2010 Vacation in San Francisco, CA

I had last week off (so I’m hurriedly catching up this week on work) and Jenn and I decided to take a couple of days to head down to San Francisco.

We chose to take the train down from Portland since neither of us had been on a long train ride before and the train is kinda fun. It’s a 14-hour ride from Portland to Emeryville, CA and then a 15 minute bus ride into San Francisco. We got a sleeper car so we could have our own private space and have a decent bed to sleep in.

Travis in the sleeper

We had a good time on the train, but we learned two very important things to take forward with us:

  1. It is not as easy to sleep on a train as you might think. It sounds relaxing, right? The train will rock you to sleep, you’ll be like a baby in a cradle. This is a lie. Sitting up, yeah, you rock to sleep and it’s like a long car ride. Laying down, you wake up every half hour or so because you feel like you’re going to roll clean out of bed.
  2. It will take a day to get your land legs back. You know how you go roller skating and after you take your skates off you walk around on solid ground and you still feel like you should be skating? When you get off the train after 14 hours, you feel like the ground should still be rocking back and forth. It feels like a hangover where the room’s spinning a little and can make you sort of nauseous. You have been warned.

Issues aside, the train ride down was fun and was part of the experience.

As soon as we got down there, we dropped our bags off at the hotel and went straight to Alcatraz.

Alcatraz, as seen from the ferry ride

Broadway - the main row of cells down the center of
Alcatraz I’d been to Alcatraz once before with my dad when I was a kid but I don’t think I really appreciated or understood it at the time the way I did this trip. They really set up some interesting exhibits and things to tell you about the history of the island. There’s a wonderful audio tour that takes you around the cell house and is narrated by correctional officers and inmates who were actually at Alcatraz when it was a functional facility. It was pretty cool to see all of that.

There are several very lush gardens all over the island as well as some areas for birdwatching (there are a lot of marine birds like gulls and snowy egrets that nest on the island). We didn’t expect that, but it was neat to see.

It was also neat to call out various places we saw in the movie The Rock since that’s one of our favorites.

In all, we spent several hours walking around before taking the ferry back to the mainland.

After Alcatraz, we walked down to Ghirardelli Square.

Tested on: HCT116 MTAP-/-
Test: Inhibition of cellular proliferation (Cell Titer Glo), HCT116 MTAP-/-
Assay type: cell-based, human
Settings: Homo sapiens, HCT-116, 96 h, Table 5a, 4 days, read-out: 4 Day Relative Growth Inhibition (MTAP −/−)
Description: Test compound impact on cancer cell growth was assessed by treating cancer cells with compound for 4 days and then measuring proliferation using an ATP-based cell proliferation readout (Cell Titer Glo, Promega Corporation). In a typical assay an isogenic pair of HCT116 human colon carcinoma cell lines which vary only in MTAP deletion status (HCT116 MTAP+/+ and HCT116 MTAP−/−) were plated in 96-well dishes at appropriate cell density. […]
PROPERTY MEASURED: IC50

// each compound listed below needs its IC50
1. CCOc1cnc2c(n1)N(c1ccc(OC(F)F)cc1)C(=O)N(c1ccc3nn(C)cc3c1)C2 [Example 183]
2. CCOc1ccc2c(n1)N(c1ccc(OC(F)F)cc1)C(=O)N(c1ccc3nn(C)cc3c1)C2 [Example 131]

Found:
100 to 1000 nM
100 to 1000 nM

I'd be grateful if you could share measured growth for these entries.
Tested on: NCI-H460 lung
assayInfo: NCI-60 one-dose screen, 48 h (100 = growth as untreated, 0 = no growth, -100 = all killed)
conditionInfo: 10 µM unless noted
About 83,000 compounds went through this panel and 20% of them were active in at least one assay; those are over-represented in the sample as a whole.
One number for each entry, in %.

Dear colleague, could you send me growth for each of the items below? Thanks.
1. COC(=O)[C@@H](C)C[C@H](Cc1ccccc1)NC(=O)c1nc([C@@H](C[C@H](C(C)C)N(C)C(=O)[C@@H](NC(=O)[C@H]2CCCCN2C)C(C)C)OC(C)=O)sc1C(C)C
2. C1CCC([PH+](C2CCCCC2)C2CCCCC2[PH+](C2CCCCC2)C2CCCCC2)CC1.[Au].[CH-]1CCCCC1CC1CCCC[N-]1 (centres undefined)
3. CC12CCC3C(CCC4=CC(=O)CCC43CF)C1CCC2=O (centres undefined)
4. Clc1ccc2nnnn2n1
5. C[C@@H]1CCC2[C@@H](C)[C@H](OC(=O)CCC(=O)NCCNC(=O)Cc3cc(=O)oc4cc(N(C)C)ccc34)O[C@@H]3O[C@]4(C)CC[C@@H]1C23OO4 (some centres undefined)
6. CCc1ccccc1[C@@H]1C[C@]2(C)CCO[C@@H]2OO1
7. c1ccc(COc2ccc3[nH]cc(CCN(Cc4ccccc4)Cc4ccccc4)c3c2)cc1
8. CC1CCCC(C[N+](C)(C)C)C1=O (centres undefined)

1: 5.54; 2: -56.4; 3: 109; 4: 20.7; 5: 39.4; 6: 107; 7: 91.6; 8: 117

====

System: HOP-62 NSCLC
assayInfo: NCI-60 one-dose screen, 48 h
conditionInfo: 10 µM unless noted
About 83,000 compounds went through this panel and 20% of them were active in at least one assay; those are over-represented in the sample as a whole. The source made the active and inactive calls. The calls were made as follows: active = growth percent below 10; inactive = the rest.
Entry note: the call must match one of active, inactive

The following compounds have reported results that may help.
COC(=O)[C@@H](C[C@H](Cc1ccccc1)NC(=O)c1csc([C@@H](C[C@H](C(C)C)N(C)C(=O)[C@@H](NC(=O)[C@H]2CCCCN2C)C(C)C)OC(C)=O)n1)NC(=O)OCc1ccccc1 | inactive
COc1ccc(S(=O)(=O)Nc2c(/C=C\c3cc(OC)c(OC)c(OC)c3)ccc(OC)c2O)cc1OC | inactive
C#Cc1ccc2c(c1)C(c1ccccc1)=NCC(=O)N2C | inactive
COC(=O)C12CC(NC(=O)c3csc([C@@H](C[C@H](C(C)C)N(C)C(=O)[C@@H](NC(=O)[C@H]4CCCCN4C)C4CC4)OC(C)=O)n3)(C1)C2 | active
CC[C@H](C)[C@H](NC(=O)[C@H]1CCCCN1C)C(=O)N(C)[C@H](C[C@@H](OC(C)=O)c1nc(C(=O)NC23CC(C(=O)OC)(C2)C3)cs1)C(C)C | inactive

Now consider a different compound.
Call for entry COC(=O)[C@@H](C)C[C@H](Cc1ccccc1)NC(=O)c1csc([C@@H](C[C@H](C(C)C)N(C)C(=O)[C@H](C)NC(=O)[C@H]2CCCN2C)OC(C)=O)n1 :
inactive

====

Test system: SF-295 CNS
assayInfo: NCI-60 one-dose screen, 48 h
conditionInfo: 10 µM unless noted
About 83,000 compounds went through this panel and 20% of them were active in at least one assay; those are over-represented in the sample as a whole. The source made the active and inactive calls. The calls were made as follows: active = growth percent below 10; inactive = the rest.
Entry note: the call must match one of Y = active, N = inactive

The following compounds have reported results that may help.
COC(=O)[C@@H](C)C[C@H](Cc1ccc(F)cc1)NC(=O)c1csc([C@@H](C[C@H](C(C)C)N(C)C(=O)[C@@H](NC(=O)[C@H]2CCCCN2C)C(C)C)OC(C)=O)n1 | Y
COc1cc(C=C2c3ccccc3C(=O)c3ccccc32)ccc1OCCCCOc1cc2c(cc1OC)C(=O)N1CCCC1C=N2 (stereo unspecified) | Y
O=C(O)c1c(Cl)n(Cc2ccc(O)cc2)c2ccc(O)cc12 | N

It was getting late in the day so several of the shops were closed, but we made it through the chocolate shop and got to see the general area.

We picked up some SF Muni three-day passes and ran down to hop on the cable cars to see Lombard Street - “The Crookedest Street in the World.”


We didn’t have a car, so we didn’t drive it, but we did walk down from the top and back up again. It’s a heck of a climb, particularly after walking Alcatraz, and it wore us out. Thank goodness for the cable cars.

Cable cars in San

We rode those back to the hotel, took a quick nap, and headed out for dinner at Bubba Gump Shrimp Company. I’d never eaten there before, but it was really good and the wait staff was really nice. I know it’s not, like, “authentic San Francisco seafood” or whatever, but we’re tourists so we did some tourist things.

And that's all I got to say about

The next day we hopped on the cable cars and went to the cable car museum, which is not only a building that tells you the history of cable cars and how they work but also is where the engines that run the cables are. It was amazingly fascinating to see all the cables running all over and learn how that works. It’s free to get in, so if you are down there, that’s a definite must-see.

After that we hit Chinatown, which we thought was going to be… well, more Chinese and less tourist trap.

Entrance to

Unfortunately, it turned out that most of the shops were basically tourist junk shops, which is different from how I remember it when I was here years ago… but maybe I’m just not remembering right. Jenn was a little disappointed because, like me, we both expected to see… oh, I don’t know, like ducks hanging in windows and stuff. You really don’t see that. But if you want to buy some silk brocade pencil cases, Chinatown’s your place.

After Chinatown, we basically wandered around. We stopped by the old Del Monte Cannery, but it appears most of the shops have moved out of there and it’s primarily a hub for restaurants. After wandering for a bit, we took a quick break at Ghirardelli Square and had a strawberry hot fudge sundae.

Jenn and Trav at

We stopped a few times at Boudin Bakery and we even ate dinner there. The bread is worth having, and clam chowder in a bread bowl was fantastic. I literally ate until I couldn’t eat anymore and that thing bested me… but I wanted to keep eating because it was so good!

Boudin Bakery: Clam chowder in a bread

The next morning was basically spent packing up, checking out, and making it from the cable car to BART to the Oakland Airport. We flew home in about an hour and a half, which is a lot faster than our 14 hour train ride but not quite the experience.

It was a really fun trip and I’m glad we went. I have to say, though, that it felt a lot like Seaside, OR, which is not that far from our house. I think if Seaside had a lot more money behind it, it’d be San Francisco. Very similar atmosphere, similar kinds of shops, etc.

The full picture album is here:

2010 San Francisco Vacation ——————————————————————————————————————————————————————————————————-

Check it out to see more of the trip. We didn’t get as many photos this time because most of the trip was on video, but you’ll get the idea.